According to Max Grossman, an associate professor of art history at the University of Texas at El Paso, the Mescalero Apaches lived in what were described as “peace camps” established by Spain in the Duranguito area in the late 18th century.
There has as of yet been no official response from the City of El Paso regarding the District Court ruling.
By Garry Boulard
In an effort to reach an accordance on the larger issues, the Trump Administration has announced that it is holding off on the imposition of new 25 percent tariff on a range of Chinese imports.
In return, Chinese trade officials vowed to purchase between $40 and $50 billion in U.S. farm goods.
Despite the lull in what has been increasingly confrontational trade negotiations between the two countries, the U.S. remains committed to imposing a scheduled December 15 tariff hike on some $160 billion in smart phones and other imports.
The truce, reports the New York Times, “will help calm a trade fight that has taken a significant toll on the world’s two largest economies and threatened to further slow global growth at a precarious moment.”
The Chinese People’s Daily, which is the official paper of the Communist Party in that country, cautiously noted that “the final outcome will depend on whether the U.S. can walk together with China, and create the necessary and sufficient conditions to push ahead.”
Treasury Secretary Steven Mnuchin has additionally reported that both U.S. and Chinese negotiators have reached an “almost complete” agreement on financial services and currency issues.
In a press conference, Mnuchin said the U.S. was additionally considering withdrawing an official charge accusing China of currency manipulation, noting: “We’ll be making a decision about that, evaluating that.”
China is the world’s number one construction market with the U.S., with more than $968 billion in construction goods traded between the two countries.
By Garry Boulard
A new development that would see the construction of more than five hundred homes could be going up at the site of the current Springs Ranch Golf Course on the east side of Colorado Springs.
The developer, Classic Homes which is also based in Colorado Springs, announced several months ago that it wanted to transform roughly 150 acres of the site into a neighborhood of upscale homes.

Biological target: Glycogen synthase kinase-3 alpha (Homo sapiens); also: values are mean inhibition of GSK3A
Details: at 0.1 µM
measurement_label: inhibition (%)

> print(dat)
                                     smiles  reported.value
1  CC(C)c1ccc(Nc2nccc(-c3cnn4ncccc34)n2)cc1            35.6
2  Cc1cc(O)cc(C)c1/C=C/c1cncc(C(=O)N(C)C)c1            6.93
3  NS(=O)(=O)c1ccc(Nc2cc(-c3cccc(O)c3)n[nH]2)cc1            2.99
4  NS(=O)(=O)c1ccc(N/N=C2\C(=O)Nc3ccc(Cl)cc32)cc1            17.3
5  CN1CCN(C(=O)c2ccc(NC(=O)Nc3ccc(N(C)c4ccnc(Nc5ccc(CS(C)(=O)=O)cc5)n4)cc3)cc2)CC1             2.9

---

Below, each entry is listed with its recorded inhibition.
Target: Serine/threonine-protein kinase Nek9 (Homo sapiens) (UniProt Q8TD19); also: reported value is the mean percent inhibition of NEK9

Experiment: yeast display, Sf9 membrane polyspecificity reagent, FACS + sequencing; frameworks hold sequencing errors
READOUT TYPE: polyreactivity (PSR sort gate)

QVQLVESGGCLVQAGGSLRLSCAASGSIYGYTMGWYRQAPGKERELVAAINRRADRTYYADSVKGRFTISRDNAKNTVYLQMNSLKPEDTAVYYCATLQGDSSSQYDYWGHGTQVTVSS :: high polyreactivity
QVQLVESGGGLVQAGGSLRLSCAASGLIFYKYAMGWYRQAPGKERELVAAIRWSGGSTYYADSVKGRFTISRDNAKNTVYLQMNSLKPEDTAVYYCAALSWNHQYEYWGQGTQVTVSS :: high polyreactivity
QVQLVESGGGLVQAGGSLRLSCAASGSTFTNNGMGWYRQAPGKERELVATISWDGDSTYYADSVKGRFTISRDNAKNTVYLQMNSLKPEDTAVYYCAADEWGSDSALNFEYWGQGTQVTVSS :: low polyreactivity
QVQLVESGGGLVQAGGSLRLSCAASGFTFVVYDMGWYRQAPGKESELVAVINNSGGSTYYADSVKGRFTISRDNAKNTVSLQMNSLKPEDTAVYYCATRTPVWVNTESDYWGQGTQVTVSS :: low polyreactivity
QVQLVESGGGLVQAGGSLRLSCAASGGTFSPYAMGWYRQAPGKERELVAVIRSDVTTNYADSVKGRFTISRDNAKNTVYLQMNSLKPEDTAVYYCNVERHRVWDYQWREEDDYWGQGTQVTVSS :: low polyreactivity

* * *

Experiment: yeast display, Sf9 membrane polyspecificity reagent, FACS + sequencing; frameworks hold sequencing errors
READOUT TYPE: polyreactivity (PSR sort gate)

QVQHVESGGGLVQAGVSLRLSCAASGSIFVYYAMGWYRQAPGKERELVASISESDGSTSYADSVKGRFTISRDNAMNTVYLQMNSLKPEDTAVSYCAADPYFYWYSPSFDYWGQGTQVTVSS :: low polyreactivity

The company has already hosted several neighborhood input meetings during which it was noted that the homes would be of varying sizes and styles and priced between $300,000 and $450,000.
Classic Homes has now submitted an application to the City of Colorado Springs asking that the zoning for the site be changed from its current agricultural area to residential.
The ultimate decision regarding approval of the project will eventually be decided upon by the Colorado Springs City Council.
Springs Ranch Golf Club owner Tom Tauche earlier this year told the publication Colorado Avid Golfer that he wanted to sell the property both owing to a downturn in golf participation and the fact that it could cost several million dollars to bring the course up to date.
The publication added that even though Tauche said he’d like to see the property continue on as a golf course, “He hasn’t found a golf developer or operator willing to pay him what a real estate developer would.”
The golf course, at 3525 Tuft Boulevard, opened in 1997 and has long been valued by area neighbors for providing open space in a part of Colorado Springs that in recent years has seen the construction of a number of new single-family homes and apartment complexes.
For that reason, many of those neighbors have expressed their opposition to developing the site.
City officials say all comments regarding the project will be fully reviewed during the zoning hearing process.
By Garry Boulard
A move is underway to restore and expand the popular 17-acre Heritage Farm exhibit within the Albuquerque BioPark.
That unique exhibit has long featured a farmhouse, orchards, vineyards, and even farm animals as part of a display showing what farm life along the banks of the Rio Grande was like nearly a century ago.
Now, the City of Albuquerque has issued a Request for Proposals asking for architectural services to upgrade the exhibit and make it more user-friendly.
According to city documents, the goal is to create an “interactive, friendly environment for families to learn where food comes from and to showcase sustainable practices.”
Among the challenges of the project is the fact that the site does not currently have WIFI, and is “not well-designed, resulting in people getting lost and missing current attractions.”
There is also insufficient space for educational programs, a lack of food and drink availability, and an unclear entrance to the farm.
The deadline for responses to the RFP is November 1.
The Albuquerque BioPark encompasses Tingley Beach, the Rio Grande Zoo, the ABQ BioPark Botanic Garden, and the Albuquerque Aquarium.
By Garry Boulard